South Sudan’s President Salva Kiir has spent three days in Pretoria, updating President Jacob Zuma and Deputy President Cyril Ramaphosa about the troubled peace process in his country, which has been wracked by civil war since December 2013. By PETER FABRICIUS.
South Sudan’s President Salva Kiir’s government has dismissed speculation that he visited South Africa to meet his arch-rival and former deputy Riek Machar, who is living in enforced exile in the republic.
Kiir’s ambassador to Pretoria, Philip Jada Natana, said Kiir had come to South Africa to brief Zuma and Ramaphosa – who is South Africa’s Special Envoy to South Sudan – because of South Africa’s close involvement in the peace process.
He recalled that South Africa had been playing a role in all three tracks of the efforts to end the bitter fighting, mainly between Kiir’s SPLM faction and that of the “SPLM-In Opposition” which Machar headed until he was replaced when he couldn’t return from South Africa. The South African government is part of the main peace negotiations being conducted by the Intergovernmental Authority on Development (IGAD) which represents the governments of north-east African countries.
South Africa was appointed by the African Union (AU) to the “IGAD-Plus” group of countries to support IGAD’s efforts at mediation.
Natana told Daily Maverick that South Africa was also helping the internal national reconciliation dialogue in South Sudan which includes most, though not all, political parties. He said that last October South Africa had hosted a retreat for these parties.
And Natana noted that the ANC was also participating in efforts by ruling parties sympathetic to the ruling SPLM to mend the splits in the party which are the root of the civil war. South Sudan came into being in July 2011 by seceding from Sudan.
In 2013 Kiir fired his deputy Machar and other ministers, suspecting them of plotting a coup. In December of that year fighting erupted in the capital, Juba, between Kiir and Machar’s soldiers and soon spread across the country, taking on an ethnic dimension which pitted Kiir’s Dinka people against Machar’s Nuer. Tens of thousands have been killed, many raped and even more displaced either internally or to neighbouring countries.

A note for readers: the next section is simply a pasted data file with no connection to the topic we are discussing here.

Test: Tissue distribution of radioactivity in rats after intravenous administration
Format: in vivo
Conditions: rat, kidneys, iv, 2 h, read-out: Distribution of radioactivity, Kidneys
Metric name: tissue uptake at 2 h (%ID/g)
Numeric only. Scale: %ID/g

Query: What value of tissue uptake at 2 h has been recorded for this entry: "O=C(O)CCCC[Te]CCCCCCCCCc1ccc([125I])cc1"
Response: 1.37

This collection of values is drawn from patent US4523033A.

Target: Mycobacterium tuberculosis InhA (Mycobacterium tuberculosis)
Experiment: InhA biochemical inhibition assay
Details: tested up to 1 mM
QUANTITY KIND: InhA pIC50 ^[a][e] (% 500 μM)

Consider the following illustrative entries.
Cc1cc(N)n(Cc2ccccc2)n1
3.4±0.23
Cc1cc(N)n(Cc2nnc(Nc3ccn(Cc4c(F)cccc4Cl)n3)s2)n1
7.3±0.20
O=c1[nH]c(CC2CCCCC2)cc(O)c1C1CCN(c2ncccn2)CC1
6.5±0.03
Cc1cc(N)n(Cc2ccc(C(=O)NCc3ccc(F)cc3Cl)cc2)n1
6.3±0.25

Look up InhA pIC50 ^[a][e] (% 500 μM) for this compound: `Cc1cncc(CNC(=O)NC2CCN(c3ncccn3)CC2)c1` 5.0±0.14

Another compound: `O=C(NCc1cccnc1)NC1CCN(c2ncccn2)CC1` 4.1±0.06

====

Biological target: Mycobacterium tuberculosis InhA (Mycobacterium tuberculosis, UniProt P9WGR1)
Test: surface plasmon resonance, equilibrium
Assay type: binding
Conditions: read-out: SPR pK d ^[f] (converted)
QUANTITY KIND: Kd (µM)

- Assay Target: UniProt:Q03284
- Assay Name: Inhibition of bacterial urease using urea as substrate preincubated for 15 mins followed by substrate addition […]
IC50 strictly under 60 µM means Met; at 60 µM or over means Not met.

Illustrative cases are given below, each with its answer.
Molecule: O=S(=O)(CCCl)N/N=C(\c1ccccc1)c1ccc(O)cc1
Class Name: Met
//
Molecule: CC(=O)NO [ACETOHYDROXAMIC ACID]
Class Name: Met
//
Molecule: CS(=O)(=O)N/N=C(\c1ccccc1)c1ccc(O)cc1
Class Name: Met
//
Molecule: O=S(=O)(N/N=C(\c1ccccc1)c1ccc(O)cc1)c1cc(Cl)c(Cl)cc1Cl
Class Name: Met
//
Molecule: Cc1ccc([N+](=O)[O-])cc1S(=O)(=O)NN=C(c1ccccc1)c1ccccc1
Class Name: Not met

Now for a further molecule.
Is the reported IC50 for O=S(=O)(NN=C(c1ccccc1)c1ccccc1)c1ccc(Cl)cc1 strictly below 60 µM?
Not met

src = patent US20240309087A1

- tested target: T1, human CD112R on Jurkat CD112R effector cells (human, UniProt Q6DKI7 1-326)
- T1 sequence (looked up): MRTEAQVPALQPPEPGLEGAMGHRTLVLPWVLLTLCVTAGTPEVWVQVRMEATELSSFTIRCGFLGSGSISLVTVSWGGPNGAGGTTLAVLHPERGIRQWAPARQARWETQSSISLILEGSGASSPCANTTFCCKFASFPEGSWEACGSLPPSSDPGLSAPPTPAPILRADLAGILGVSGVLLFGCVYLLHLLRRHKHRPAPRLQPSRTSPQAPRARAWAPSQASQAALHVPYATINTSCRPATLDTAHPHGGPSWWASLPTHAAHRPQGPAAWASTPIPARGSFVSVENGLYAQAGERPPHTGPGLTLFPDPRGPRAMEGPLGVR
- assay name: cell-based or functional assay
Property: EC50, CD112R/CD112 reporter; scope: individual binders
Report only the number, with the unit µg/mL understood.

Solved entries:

In August 2015 the warring parties signed a peace agreement, including a ceasefire and an agreement for Machar to return to his position as deputy president in a new unity government. But the accord did not last long and new fighting erupted.
In 2016 Ethiopia, Sudan and other countries in the region decided that Machar would have to be taken out of the equation if peace was to be restored. They refused him entry into their countries and therefore into the region when he tried to return from medical treatment in South Africa.
Pretoria concurred with this strategy and effectively placed him under house arrest in South Africa. His SPLM-In-Opposition meanwhile replaced him as its leader and as deputy president in the new unity government.
Machar’s absence has not ended the fighting as hoped, though. New splits and rebel groups have emerged, complicating the peace efforts. Last December IGAD launched a “revitalised” peace process, including a new ceasefire.
Natana said Kiir wanted to update Zuma and Ramaphosa about the new process, ahead of next week’s African Union summit in Addis Ababa where it would be discussed. Kiir sought the support of the two South African leaders for the peace process as this would be vital for its success.
Among the new elements he informed them about was the new rebel groups which had emerged during the fighting and which were now being brought into the peace efforts.
Natana said the second round of the revitalised IGAD peace process would take place at Addis Ababa, starting in the first week of February. The mediators would try to persuade all the antagonists to make the December ceasefire permanent and to discuss governance problems.
Ambassador Natana said Kiir had also congratulated Zuma on achieving a smooth transition of power in the ANC to Ramaphosa. “We were anxious about that transition because we know political transitions can go wrong,” he said.
South African and South Sudanese officials had also discussed the possibility of Ramaphosa being replaced as Special Envoy to South Sudan. Natana noted that Ramaphosa was also SADC’s Special Envoy to Lesotho and this plus all his new duties as ANC leader might make it difficult for him to continue his responsibilities in the South Sudan mediation. But the decision was South Africa’s, he said.
Natana insisted that Kiir had not come to South Africa at the weekend to hold peace talks with Machar. He said it was the IGAD countries which had removed Machar from the South Sudan peace process and so it would be up to them to decide if and when to allow him back into it. DM
Photo: President Jacob Zuma receives a courtesy call from President Salva Kiir of the Republic of South Sudan at his official residence in Pretoria. Photo: GCIS (Flickr)
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